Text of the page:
Having been frustrated myself by hearing so many great things about books I could never seem to find, I went directly to the source: Stephen Robson, who pretty much is Fanfare. In a lengthy transatlantic chat via phone and e-mail a few weeks before NYCC, Stephen explained the difference between Fanfare and Ponent Mon, why his books are so expensive, and what it’s like being on the ground floor of the nouvelle manga revolution.
Her clenched, emphatic style echoes German Expressionist woodblock in its powerful contrasts of black and white, and her female faces — especially those of her thinly disguised surrogate, The Bunch, and her relatives — have a sometimes uncontainable fierceness. Consider “The Bunch Her Baby and Grammaw Blabette,” of 1982, in which a monstrous rendering of the artist’s saw-toothed mother consumes the final four panels of the strip. (The Bunch’s name derives from HoneyBunch Kominsky, a character invented by her husband before they met.)
Ms. Crumb is unsparingly, often hilariously honest about her painful adolescence (Long Island, no nose job); her Jewishness; her various sexual adventures and her marriage; her mood swings and relationship with food (traced back to her childhood in a strip titled “Moo Goo Gai Pan”); and her love affairs with many things French (including a few Frenchmen), which induced her to relocate her family to a small village in Provence in 1991.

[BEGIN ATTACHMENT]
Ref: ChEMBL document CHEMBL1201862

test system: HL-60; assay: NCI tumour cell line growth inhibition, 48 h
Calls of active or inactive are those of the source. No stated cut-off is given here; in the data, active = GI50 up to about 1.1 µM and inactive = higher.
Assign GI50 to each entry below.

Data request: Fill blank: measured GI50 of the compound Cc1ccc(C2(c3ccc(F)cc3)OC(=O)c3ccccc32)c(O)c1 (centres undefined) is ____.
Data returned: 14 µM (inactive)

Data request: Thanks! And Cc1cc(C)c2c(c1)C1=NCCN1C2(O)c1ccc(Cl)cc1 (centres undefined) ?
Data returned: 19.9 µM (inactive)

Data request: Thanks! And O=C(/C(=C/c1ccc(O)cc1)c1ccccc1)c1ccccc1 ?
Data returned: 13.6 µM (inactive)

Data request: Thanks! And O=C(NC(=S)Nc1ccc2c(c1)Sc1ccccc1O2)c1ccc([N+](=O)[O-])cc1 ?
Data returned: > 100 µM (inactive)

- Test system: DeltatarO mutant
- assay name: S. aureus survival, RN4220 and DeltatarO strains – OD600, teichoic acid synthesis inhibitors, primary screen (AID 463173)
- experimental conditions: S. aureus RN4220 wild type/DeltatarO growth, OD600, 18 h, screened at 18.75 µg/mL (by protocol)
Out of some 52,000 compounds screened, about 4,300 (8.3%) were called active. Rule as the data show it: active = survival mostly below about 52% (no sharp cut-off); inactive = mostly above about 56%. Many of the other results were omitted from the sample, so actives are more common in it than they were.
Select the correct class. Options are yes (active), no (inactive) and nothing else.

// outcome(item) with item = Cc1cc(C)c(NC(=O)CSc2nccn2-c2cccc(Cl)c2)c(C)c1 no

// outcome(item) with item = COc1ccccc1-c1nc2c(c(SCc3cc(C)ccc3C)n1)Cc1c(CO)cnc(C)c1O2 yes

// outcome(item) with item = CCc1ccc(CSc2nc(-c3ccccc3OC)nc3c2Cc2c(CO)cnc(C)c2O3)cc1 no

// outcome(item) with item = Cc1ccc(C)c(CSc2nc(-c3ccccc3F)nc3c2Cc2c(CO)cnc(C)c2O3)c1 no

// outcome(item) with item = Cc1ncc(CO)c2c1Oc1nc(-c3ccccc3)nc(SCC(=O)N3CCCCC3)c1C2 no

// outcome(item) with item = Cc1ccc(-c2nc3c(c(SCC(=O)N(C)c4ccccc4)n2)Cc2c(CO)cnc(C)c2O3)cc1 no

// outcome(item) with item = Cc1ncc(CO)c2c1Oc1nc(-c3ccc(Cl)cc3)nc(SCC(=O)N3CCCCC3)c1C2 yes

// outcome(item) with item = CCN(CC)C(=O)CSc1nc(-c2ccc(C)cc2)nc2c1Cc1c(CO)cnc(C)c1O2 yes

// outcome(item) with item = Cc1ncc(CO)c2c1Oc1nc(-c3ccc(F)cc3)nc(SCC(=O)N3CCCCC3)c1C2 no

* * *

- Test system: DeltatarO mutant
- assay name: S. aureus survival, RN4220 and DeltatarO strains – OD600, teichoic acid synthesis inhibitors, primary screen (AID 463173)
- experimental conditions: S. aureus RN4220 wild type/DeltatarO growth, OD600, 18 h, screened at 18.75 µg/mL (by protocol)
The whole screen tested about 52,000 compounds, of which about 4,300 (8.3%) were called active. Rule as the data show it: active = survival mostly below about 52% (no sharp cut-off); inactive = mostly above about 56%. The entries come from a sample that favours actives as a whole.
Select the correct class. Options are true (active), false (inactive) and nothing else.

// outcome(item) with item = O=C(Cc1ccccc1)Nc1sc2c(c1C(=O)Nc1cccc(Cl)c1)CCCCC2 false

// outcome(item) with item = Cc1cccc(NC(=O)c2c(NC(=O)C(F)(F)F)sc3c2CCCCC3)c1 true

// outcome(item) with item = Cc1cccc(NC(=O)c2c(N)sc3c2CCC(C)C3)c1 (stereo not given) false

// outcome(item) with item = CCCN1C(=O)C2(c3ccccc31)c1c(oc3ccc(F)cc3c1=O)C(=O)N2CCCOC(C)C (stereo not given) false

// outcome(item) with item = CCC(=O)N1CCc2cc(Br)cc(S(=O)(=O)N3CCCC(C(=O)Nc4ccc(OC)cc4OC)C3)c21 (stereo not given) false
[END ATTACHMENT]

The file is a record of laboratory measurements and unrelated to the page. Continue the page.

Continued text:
§ The Telegraph profiles Frank Miller:
This idea of heroic sacrifice is central to Miller’s work. It has driven sales of his comics and, along with their intense visual splendour, is the key to their success on the screen. His heroes dispense fierce, no-nonsense justice, and, however dark their deeds, are invariably driven by a noble motive – to sacrifice themselves saving something or someone that they love.
“Heroic sacrifice is the essence of civilisation,” claims Miller, “which is in many ways a series of compromises that we make. For example, while growing up, I always hated the phrase ‘crime doesn’t pay’. Because it was clearly visible that it pays like crazy, and yet that’s not really the reason not to do it. The reason is that we have a contract among ourselves not to do certain things, and to do certain other things, because that is what makes society possible.”